Jim and Donna Klinge made the sale of our condo extraordinarily easy. They know the market and gave us sound advice backed by details and very considerable experience, reflected both in the initial pricing and subsequent negotiations. They work together as a team and are always available to talk. We had a few challenges with our property and they were able to coordinate the resolution to everything, including items that I would not think would ordinarily be their responsibility to handle. They made the whole process effortless on our part. They are folks with high integrity and we cannot recommend them highly enough.
Review for Member: Donna Klinge
I cannot believe there are no reviews of Donna yet, ugh!! She is the secret sauce of the Jim Klinge/Donna Klinge combo! I will touch on Jim here, but Donna is why I'm so totally loyal to these two (no offense to Jim :)).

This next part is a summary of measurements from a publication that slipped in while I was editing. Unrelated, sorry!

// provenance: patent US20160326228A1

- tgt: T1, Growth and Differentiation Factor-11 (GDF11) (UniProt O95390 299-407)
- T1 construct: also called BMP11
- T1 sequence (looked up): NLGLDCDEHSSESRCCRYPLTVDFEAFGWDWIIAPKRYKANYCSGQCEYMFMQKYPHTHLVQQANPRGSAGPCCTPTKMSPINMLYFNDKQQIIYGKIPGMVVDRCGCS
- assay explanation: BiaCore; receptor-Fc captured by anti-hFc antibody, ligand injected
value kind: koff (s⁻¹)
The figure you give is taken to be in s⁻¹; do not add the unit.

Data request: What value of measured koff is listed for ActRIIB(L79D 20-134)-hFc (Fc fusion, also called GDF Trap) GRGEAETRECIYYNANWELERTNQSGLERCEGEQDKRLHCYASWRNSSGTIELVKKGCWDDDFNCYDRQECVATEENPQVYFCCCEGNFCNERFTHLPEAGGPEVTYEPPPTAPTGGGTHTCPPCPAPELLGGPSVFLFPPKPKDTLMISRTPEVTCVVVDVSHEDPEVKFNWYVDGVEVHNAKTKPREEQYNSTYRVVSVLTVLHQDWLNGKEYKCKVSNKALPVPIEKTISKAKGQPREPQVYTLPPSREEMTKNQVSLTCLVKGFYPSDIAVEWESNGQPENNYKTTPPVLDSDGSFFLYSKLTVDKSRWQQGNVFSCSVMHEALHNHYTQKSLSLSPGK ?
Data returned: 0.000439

I consider myself a rather savvy buyer/seller. I've bought/sold 7 times in about 15 years. On the buy side, Jim is the PERFECT combo of: completely digitally savvy (he will pull data all day long until you feel comfortable with your chosen house, area, school district, anticipated appreciation rate...anything!), he's super well respected and known in the area by other agents, an amazingly cool but strategic negotiator, is totally devoid of desperation for a sale/commission, and more.
Then once you get into contract phase, Donna literally handles every last and final detail in a concierge-like manner -- totally shielding you from the daily back and forth, noodling and annoyances of the buyer's requests. She solves it ALL; it's miraculous what that woman accomplishes over and above what is even expected in a buy/sell transaction.
On the sell side, Jim and Donna do the same, but even moreso. Donna in particular truly takes everything off your plate: she'll manage getting the house painted, the carpets replaced, she'll go on site (as she Jim both did for me when selling our rental properties) to work with the renters and make sure the house is ready to show -- freeing me to have to take time off of work to do so. They work with A+ integrity, too, so you know you are serving all parties fairly and lawfully throughout.
A home purchase/sale is the most considered you'll ever make. HIRE A SAVVY AGENT, not a friend!, and get what you need out of the transaction. Jim and Donna are our agents for life.